Background: Development of a standardized approach to assess key elements of disease activity in rheumatology clinical trials has been the goal of Outcome Measures in Rheumatology Clinical Trials (OMERACT), American College of Rheumatology (ACR), and European League Against Rheumatism (EULAR).1,2,3 The core sets of measures developed include assessments and composite indices incorporating use of patient-reported outcomes (PROs) and clinical measures and clinicians’ assessments to quantify disease activity over time.2 PROs are important indicators of disease activity and variability, and they are increasingly used to evaluate treatment effectiveness. Little is known about PROs that patients with rheumatic conditions find most important to convey their experience with their condition and its treatment.
Objectives: To examine PROs selected by patients with rheumatic conditions in the ArthritisPower registry to identify symptoms they found most important to track digitally.
Methods: Adult US patients within the ArthritisPower registry with rheumatoid arthritis (RA), psoriatic arthritis (PsA), ankylosing spondylitis (AS), systemic lupus erythematosus (SLE), osteoporosis (OP), osteoarthritis (OA), and fibromyalgia syndrome (FMS) were invited via email to participate in this study. Enrolled participants (pts) were prompted to select ≤10 PRO symptom measures they felt were important to track for their condition at baseline via the ArthritisPower app. At 3 subsequent time points (Month [m] 1, m2, m3), pts were given the option to continue tracking their previously selected PRO measures or to add, remove and/or select different measures. At m3, pts completed an exit survey to prioritize ≤5 measures from all measures selected during study participation and to specify other symptoms not available that they would have wanted to track. Measures were rank-ordered based on number of pts rating the item as their 1st, 2nd, 3rd, 4th or 5th choice and weighted by multiplying the rank number by its inverse for a single, weighted summary score for each measure. Values were summed across all pts to produce a summary score for each measure.
Results: Among pts who completed initial selection of PRO assessments at baseline (N=253), 184 pts confirmed or changed PRO selections across m1-3. Mean (SD) age of pts was 55.7 (9.2) yrs, 89.3% female, 91.3% White, mean disease duration of 11.6 (10.6) yrs. The majority (64.8%) self-reported OA, followed by RA (48.6%), FMS (40.3%), PsA (26.1%), OP (21.0%), AS (15.8%) and SLE (5.9%), not mutually exclusive, and were similar to the overall ArthritisPower population. The average number of instruments (SD) selected for baseline completion was 7.0 (2.5), 7.1 (2.4) at m1, 7.2 (2.4) at m2, and 7.0 (2.5) at m3. The top 5 PROs ranked by pts overall as most important (weighted summary score) for tracking were Fatigue (71), Physical Function (58), Pain Intensity (50), Pain Interference (49), Duration of Morning Joint Stiffness (41) (Figure 1). Fatigue, Physical Function, and Pain were consistently in the top 5 across diseases while Depression was more frequent among pts with OA, AS and FMS. Pts’ PRO selections showed stability over time except for the RA Flare measure which decreased from 70.5% of RA pts at baseline to 13.6% at m3.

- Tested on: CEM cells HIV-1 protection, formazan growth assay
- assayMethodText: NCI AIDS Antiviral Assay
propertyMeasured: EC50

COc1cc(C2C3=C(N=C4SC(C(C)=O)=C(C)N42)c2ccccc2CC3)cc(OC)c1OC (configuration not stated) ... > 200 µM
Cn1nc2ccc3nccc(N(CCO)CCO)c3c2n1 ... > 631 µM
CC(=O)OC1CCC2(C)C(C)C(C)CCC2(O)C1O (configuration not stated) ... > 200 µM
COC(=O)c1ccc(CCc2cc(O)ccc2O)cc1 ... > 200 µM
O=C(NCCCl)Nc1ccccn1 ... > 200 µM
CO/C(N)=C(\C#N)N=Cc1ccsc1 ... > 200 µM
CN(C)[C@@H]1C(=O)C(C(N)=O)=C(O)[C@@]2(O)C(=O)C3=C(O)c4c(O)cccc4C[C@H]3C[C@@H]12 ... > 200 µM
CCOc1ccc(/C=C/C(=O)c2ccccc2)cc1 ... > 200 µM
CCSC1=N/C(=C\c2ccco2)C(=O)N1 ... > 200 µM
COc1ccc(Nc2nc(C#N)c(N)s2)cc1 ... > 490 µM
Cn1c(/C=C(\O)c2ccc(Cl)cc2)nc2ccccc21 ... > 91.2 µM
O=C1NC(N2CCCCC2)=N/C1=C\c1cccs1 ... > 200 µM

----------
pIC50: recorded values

Conclusion: The symptoms prioritized by pts included fatigue, physical function, pain, and joint stiffness. Pts‘ choices were consistent over time. These findings provide insights into symptoms rheumatology patients find most important and will be useful to inform design of future patient-centric clinical trials and real-world evidence generation.
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Disclosure of Interests: W. Benjamin Nowell: None declared, Carol L. Kannowski Shareholder of: Eli Lilly and Company, Employee of: Eli Lilly and Company, Kelly Gavigan: None declared, Zhihong Cai Shareholder of: Eli Lilly and Company, Employee of: Eli Lilly and Company, Anabela Cardoso Shareholder of: Eli Lilly and Company, Employee of: Eli Lilly and Company, Theresa Hunter Shareholder of: Eli Lilly and Company, Employee of: Eli Lilly and Company, Shilpa Venkatachalam: None declared, Julie Birt Shareholder of: Eli Lilly and Company, Employee of: Eli Lilly and Company, Jennifer Workman Shareholder of: Eli Lilly and Company, Employee of: Eli Lilly and Company, Jeffrey Curtis Grant/research support from: AbbVie, Amgen, Bristol-Myers Squibb, Corrona, Janssen, Lilly, Myriad, Pfizer, Regeneron, Roche, UCB, Consultant of: AbbVie, Amgen, Bristol-Myers Squibb, Corrona, Janssen, Lilly, Myriad, Pfizer, Regeneron, Roche, UCB
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